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Women’s History Month Spotlight: Charlotte E. Maguire, MD: Orlando’s First Female Doctor

ORLANDO, Fla. (FNN) – Charlotte Maguire was born Charlotte Edwards on September 1, 1918, in Indiana but soon moved to Orlando for her mother’s health. Unfortunately, her mom died when she was just seven years old. Charlotte was raised by her dad and grandparents and wanted to become a physicist when she grew up.

Charlotte won a scholarship to the University of Heidelberg to study physics, but had to return to the United States in 1938 as rumblings of WWII began. She enrolled in Memphis State Teacher’s College when she returned to the US and graduated with a teaching degree in 1940. After graduation, she applied to medical school in Memphis and was accepted, but on the third day of class, she was told someone else needed her spot and she was removed from the school. At that point, her grandfather intervened on her behalf and she was one of the first women accepted into the University of Arkansas’s medical school.

In those days, no one thought that women should be in medical school and Charlotte’s professors would often ban her to another room, preventing her from being present during the lectures. This didn’t stop her and with the help of other students who took notes for her, Charlotte graduated with a medical degree in 1944.

Upon graduation, Charlotte returned to Orlando as the first woman doctor at Orange General Hospital, which would later become Orange Memorial Hospital and is now Orlando Health (ORMC). Newspaper headlines at the time hailed her as “Orlando’s first girl doctor.”

A few years later, in 1946, Charlotte made another first when she opened Orlando’s first pediatric clinic owned by a woman. The clinic cared for children with disabilities and offered free care to those who could not afford to pay for care and the clinic was in operation for the next 22 years.

In 1948, Charlotte became Mrs. Raymer Maguire after her marriage to Raymer Francis Maguire Sr., a well-known lawyer, citrus grower, land developer, and University of Florida alumni.

During the 1950s, Dr. Magiure was very busy as she was not only operating her private practice and on staff at the hospital, but she was a delegate to the World Health conference in London, Chief of Staff for Children’s Home Society physicians in Central Florida, director of Orlando Child Health Clinic, director or consultant for two crippled children groups, plus many more. It was also during this time that she was asked to help develop the University of Florida’s medical school.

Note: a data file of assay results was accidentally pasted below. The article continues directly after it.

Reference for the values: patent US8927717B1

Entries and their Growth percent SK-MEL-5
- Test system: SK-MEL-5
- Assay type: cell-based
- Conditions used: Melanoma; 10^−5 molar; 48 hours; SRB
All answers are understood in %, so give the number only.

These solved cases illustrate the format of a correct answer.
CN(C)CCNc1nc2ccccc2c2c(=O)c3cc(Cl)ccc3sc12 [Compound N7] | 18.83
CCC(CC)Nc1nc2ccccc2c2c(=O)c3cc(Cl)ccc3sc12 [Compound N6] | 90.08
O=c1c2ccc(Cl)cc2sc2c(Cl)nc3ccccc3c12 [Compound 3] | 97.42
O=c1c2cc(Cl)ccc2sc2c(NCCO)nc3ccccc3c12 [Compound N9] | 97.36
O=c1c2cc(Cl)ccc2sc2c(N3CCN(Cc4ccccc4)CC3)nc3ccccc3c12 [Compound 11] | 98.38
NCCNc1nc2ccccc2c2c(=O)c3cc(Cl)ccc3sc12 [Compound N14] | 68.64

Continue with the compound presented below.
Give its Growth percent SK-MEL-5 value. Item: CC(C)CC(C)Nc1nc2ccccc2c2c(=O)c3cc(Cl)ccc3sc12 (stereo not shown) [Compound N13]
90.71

Then in 1960, Charlotte’s husband passed away and she found herself returning to school at Florida Southern College to get a citrus certification so she could run the citrus business she had inherited from her husband, which she did for the next ten years. She eventually sold the orange groves but continued to be a trustee of her family’s Orlando Fashion Square shopping center.

It was after this, Charlotte moved to Tallahassee and began a new career in government. She held important jobs in the state Department of Health and Rehabilitative Services and the federal Department of Health, Education, and Welfare.

In 1999, Charlotte donated $1 million to Florida State University’s Program in Medical Sciences to create the Charlotte Edwards Maguire Eminent Scholar Chair. Then in 2000, at 82, she was an outspoken advocate for the creation of a medical school at the University. Charlotte became the only woman to have helped create both the College of Medicine at the University of Florida and Florida State University.

During this time, Charlotte lived at Westminster Oaks Retirement Center in Tallahassee. She donated $1 million dollars to the center to create the Maguire Lifelong Learning Center which provides residents and the community a place to keep their minds sharp as they get older.

Charlotte supported FSU’s medical school and the learning center until she died on December 6, 2014. Dr. Charlotte Edwards Maguire was inducted into the Florida Women’s Hall of Fame in 2015. She was once heard saying that going from Orlando’s first woman doctor to providing scholarships for young women (and men) to attend medical school made all the hard work worth it.

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Lynn DeJarnette is a reporter with Florida National News. | info@floridanationalnews.com

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